=================
Rag Weft Prep Ideas

=================
Debra writes: Question, when preparing material for weft (rag Rug) Do most   (weavers) fold raw edges in so as not to be seen?
-  -  -  -  -  -  -  -  -  -  -

  I happened to be in the middle of a couple projects along this line... first, using a printed deep red/green plaid fabric with the back almost stark white. I wanted to keep the integrity of the deep tones so folded it trying to expose the dark color only, ended up ironing it... thought at the time I could probably close it with a machine stitch quicker... and the white couldnít sneak out here and there...

  For the next rug, I was trying to duplicate a favorite rug that had been lost for a special friend. Liked to NEVER find an inexpensive black calico fabric with pick flowers... when I did there was only 2 2/3 yds.... I sewed it into a tube and cut a continuous 1" strip. Then to make it go further I had a cone of fairly thick yarn that was never going to become something beautiful so I laid it in for filler as I sewed the strip in half with a fairly big loose zig zag.

  I figured this step added another hour to the rug... however once I started weaving, it went so fast because I didnít need to fiddle with laying in, I think I got most of my time back. The yarn extended the soft fabric enough to do an acceptable size rug...

  Iíd consider doing this again if I want to preserve the integrity of the color of the fabric as in the deep tones of the first dark red/green plaid rug and keeping the dark calico predominate in the last rug and using yarn to extend the volume of the fabric worked fine...

  As for rolling into balls, I find this time consuming and stress on my hands I like to try to avoid.  I cut or sew letting the strips flow into a 5 gal. bucket... With jeans, I sort by color before cutting, cut batches of a color.... dump from the buckets into a clear plastic bags so I can see my inventory and can piece together color combinations as I choose.

Rosie in NE Mo
---------------------

Flannel sheets

  I have woven with sheets and sleeping bag flannel.  One set of queen size sheets will make a nice size rug.  I cut them in 2" strips and 5 joined together is about right to fill my shuttle.

  When my daughter and I were in a weaving class together, she tie-dyed a queen flat sheet. Then she tore the sheet across the color pattern in 1" strips, chose warp accents to match. It is not a really heavy rug but she is still using it as a bath mat and washes it about every other week. It is still going strong.

  Sheets with a loud pattern or stripes create some really fun rugs and you can buy an extra set of sheets to make a matching rug for your bedroom linens.  Have fun with the sheets.

Ann Nelson
---------------------

Tee Shirt Material

  You can use your t-shirts as weft, being careful '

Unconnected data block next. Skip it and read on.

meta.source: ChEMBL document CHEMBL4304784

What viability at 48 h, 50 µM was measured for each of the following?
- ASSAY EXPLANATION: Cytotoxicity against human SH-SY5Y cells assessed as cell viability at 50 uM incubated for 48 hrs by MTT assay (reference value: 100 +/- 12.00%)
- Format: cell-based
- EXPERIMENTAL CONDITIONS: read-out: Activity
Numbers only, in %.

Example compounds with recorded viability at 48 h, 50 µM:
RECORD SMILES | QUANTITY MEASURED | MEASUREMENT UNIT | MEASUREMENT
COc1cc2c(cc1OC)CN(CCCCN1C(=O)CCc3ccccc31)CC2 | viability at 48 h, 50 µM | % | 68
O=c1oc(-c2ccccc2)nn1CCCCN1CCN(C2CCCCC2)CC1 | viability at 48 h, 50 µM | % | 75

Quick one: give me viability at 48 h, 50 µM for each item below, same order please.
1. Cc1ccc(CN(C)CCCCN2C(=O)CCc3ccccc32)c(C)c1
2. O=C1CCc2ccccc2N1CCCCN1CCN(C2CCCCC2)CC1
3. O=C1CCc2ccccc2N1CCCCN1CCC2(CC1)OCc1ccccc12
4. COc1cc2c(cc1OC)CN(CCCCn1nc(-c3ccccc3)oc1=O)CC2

not' to apply any stretch to the wefts as you insert them.  Your finished rug will be kind of spongy, so you might want to consider adding a tabby shot of rug warp in between each pick of T-shirt, to help stiffen the rug.

Su Butler :-)
---------------------

  I have  cut up tee shirts for  rugs.  I used my  Fraser strip cutter and  cut them in 1" wide  strips, leaving them like  long loops.  I knot them together  just like the looper  rugs and they  work out pretty well.

Karen Zuchowski
---------------------

  To make long, continuous lengths (from a Tee shirt), it works great to insert one of those inexpensive little "spring loaded" cafe curtain rods through the shirt, wedge it in a doorway at your comfortable height, and cut away, rolling  the shirt while it's suspended - like having two extra hands.  This makes  several yards.

Kris
---------------------

  My first rug weaving (at least after a hiatus of nearly 30 years) was with t-shirt knit material.  Admittedly, it was not cut from t-shirts, but came from t-shirt factories as mill ends.  The stretchiness was not a problem at all, you just don't "tug" on the weft as you weave it.  Let it fall in like any other yarn or fabric strips, and it works beautifully. Makes a nice cushy rug which some of my people have called "foot candy."  I found that 1" strips worked quite nicely, but of course it may depend on whether you have heavy weight polo shirts or lighter weight undershirts to work with.  You should cut a few different widths and sample to be sure you get a result that is satisfactory to you.

Roy Laws
---------------------
.
http://www.oocities.com/rugtalk
(Then to make it go further I had a cone of fairly thick yarn that was never going to become something beautiful so I laid it in for filler as I sewed the strip in half with a fairly big loose zig zag.)
(Sheets with a loud pattern or stripes create some really fun rugs.....)
(My first rug weaving (at least after a hiatus of nearly 30 years) was with t-shirt knit material.)
1